Joe Biden on Tuesday made his first campaign visit to Georgia, a Republican stronghold the Democrats are hoping to flip this time round, with a speech that lambasted the US president as a “charlatan” and “conman” who had surrendered in the war against the pandemic.
With just a week to go until election day, Mr Biden’s decision to campaign in a state that has not voted for a Democrat since Bill Clinton in 1992 was the surest sign yet that the former vice-president is seeking to expand his electoral map in battlegrounds that were thought to be out of reach at the start of the campaign.
Mr Biden and the Democrats now see Georgia, as well as other former Republican strongholds, including Arizona and even Texas, as states they might now be able to win amid signs of massive turnout in early voting in an election defined as historically important by both campaigns.
The former vice-president and Mr Trump are in a dead heat in Georgia, according to Financial Times analysis of RealClearPolitics polling data. The FT analysis shows Mr Biden leading Mr Trump nationally by 8.6 points, but the margins are considerably smaller in several of the swing states that hold the key to winning the Electoral College.
As election day draws closer, Mr Biden and Mr Trump are criss-crossing the country in a final attempt to win over voters. Mr Biden will travel to Florida on Thursday before hitting Wisconsin and Iowa on Friday and Michigan on Saturday.
Mr Trump is also visiting battlegrounds that he lost in 2016 but where his campaign says he can win this time, although his travel schedule has been heavily focused on the upper Midwest states — Pennsylvania, Michigan and Wisconsin — that were crucial to his victory four years ago.
The president will stop in Michigan, Wisconsin and Nebraska on Tuesday, before visiting Arizona and Nevada — a state where he was beaten by Hillary Clinton in 2016 — on Wednesday.
Mr Biden’s speech on Tuesday in Warm Springs, Georgia, invoked Franklin Delano Roosevelt, who had a holiday retreat in the small city and is remembered for the New Deal Agenda that sought to redress the economic fallout from the Great Depression.
The former vice-president has sought to compare the task of rebuilding the economy following the pandemic with the challenge faced by Roosevelt when he was president between 1933 and 1945.
Mr Biden said Roosevelt was the “kind of president our nation needs right now,” adding: “A president who’s in it not for himself, but for others. A president who doesn’t divide us, but unites us. A president who appeals not to the worst in us, but to the best. That’s the kind of president I will be.”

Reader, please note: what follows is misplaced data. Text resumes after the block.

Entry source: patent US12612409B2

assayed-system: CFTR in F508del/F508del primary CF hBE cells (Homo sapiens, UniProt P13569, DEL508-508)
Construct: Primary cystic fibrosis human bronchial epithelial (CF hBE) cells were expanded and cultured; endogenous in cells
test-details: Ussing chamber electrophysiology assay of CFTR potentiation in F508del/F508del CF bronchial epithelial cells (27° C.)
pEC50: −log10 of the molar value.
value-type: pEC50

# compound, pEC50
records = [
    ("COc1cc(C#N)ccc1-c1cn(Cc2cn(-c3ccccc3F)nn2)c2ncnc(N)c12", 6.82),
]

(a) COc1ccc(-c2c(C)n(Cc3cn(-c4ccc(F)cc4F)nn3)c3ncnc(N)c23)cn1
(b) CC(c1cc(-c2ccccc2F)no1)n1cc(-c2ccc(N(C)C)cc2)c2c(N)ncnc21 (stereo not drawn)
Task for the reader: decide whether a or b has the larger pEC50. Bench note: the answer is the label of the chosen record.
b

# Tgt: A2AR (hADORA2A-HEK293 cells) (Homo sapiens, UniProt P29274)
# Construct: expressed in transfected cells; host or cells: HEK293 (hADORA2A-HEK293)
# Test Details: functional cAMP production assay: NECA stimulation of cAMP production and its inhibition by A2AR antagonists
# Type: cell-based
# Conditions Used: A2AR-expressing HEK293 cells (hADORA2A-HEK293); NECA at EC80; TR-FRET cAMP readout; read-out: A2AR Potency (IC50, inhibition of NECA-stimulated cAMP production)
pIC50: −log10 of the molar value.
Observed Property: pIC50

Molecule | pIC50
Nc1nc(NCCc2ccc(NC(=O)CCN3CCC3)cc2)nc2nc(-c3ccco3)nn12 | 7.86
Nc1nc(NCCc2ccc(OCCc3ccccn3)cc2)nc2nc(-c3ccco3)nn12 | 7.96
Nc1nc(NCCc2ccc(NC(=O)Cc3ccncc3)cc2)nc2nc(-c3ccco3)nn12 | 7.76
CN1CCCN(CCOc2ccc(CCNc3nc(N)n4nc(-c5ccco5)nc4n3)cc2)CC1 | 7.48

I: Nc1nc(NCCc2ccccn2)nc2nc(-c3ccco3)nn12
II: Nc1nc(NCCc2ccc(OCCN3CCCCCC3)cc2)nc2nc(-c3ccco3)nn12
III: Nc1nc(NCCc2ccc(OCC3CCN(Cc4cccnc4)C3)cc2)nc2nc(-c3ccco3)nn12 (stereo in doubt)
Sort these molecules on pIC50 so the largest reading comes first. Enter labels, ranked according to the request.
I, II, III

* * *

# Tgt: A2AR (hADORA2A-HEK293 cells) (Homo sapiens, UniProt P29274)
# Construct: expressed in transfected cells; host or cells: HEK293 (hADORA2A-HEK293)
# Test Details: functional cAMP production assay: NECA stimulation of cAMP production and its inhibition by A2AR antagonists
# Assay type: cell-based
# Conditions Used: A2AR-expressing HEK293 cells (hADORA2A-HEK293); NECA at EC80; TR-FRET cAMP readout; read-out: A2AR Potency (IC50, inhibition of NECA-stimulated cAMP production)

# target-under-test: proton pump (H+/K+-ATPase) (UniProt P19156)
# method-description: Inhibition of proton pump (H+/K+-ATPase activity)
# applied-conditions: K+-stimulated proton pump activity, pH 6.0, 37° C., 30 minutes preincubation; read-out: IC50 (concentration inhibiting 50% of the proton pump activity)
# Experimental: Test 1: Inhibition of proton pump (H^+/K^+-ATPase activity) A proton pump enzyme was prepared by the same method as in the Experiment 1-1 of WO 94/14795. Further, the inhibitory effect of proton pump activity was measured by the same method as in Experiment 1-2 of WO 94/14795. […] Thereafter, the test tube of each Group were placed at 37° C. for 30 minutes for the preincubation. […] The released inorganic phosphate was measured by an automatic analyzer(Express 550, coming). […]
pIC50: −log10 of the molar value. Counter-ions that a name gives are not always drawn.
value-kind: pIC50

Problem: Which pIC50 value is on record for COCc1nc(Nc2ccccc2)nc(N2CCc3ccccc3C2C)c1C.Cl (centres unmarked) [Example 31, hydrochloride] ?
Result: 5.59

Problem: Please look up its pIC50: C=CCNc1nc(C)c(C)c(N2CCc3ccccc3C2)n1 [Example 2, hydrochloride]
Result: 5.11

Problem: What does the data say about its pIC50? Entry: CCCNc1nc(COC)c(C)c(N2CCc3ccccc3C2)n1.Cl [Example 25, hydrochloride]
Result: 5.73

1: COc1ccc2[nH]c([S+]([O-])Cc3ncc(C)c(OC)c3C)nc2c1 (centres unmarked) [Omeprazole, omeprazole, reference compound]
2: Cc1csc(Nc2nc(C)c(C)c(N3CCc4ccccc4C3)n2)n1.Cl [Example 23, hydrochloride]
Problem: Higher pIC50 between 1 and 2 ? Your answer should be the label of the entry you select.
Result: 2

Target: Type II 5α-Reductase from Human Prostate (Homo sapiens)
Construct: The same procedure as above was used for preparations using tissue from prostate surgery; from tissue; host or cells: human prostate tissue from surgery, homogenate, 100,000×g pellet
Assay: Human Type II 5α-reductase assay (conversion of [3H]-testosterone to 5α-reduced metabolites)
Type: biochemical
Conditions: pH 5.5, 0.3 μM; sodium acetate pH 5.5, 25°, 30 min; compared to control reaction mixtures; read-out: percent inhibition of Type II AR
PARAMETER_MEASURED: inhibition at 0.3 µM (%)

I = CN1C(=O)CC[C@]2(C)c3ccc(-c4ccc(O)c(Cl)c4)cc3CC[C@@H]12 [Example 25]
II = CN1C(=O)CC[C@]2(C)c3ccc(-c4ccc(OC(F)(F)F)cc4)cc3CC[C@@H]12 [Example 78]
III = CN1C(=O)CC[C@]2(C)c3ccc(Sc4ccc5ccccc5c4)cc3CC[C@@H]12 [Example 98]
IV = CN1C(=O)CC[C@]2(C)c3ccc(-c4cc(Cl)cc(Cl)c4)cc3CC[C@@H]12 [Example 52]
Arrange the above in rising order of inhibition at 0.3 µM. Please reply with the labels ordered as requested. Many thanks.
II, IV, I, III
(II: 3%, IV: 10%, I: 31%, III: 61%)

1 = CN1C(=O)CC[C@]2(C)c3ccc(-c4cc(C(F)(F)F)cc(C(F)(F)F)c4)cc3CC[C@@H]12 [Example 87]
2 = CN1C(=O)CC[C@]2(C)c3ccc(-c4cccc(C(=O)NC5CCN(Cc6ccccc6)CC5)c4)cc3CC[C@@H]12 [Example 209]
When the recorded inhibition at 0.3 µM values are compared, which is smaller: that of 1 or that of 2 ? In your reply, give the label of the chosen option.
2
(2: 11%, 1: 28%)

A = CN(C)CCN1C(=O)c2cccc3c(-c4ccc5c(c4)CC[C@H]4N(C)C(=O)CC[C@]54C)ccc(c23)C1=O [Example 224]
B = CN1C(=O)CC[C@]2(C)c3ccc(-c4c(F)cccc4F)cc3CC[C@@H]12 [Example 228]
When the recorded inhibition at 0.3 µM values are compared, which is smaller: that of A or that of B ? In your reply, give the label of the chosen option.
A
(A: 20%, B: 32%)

His stop in Georgia was also intended to provide a boost to two Democrats competing in state senate races against Republican incumbents. Democrats are seeking to reclaim control of the 100-member Senate from the Republicans, and Georgia is the only state in the US where both seats are being contested.
Mr Biden on Monday formally endorsed Democrat Jon Ossoff, who is running against Republican incumbent Senator David Perdue. He also backed Raphael Warnock, the Democratic candidate competing in a crowded special election to fill Georgia’s other US Senate seat.
Democrats’ campaign efforts have received a boost in recent days with the return of Barack Obama, the former US president, to the campaign trail. Mr Obama is the second most popular Democrat in the US, according to YouGov, behind only Jimmy Carter, another former president.
Mr Obama campaigned for Mr Biden on Tuesday in Florida, the second time he has visited the key swing state in less than a week. At a drive-in rally in Orlando, Mr Obama repeated his attacks on Mr Trump over his handling of the coronavirus pandemic, saying: “If he had been focused on Covid from the beginning, cases would not be reaching new record highs.”
Several US states are grappling with surges in coronavirus cases and hospitalisations as temperatures drop and Americans spend more time indoors. More than 217,000 Americans have died from coronavirus this year, according to the Covid Tracking Project.
“[Joe Biden] is not going to screw up testing, he is not going to call scientists idiots, he’s not going to host super spreader events at the White House and then take it on a tour all over the country,” Mr Obama added.
Michael Bloomberg, the billionaire former mayor of New York City who launched a failed bid for the Democratic presidential nomination earlier this year, has committed to spending $100m of his own money in support of Mr Biden in Florida. On Wednesday, the media magnate announced he was spending another $15m in last-minute television adverts to support the former vice-president in Texas and Ohio.
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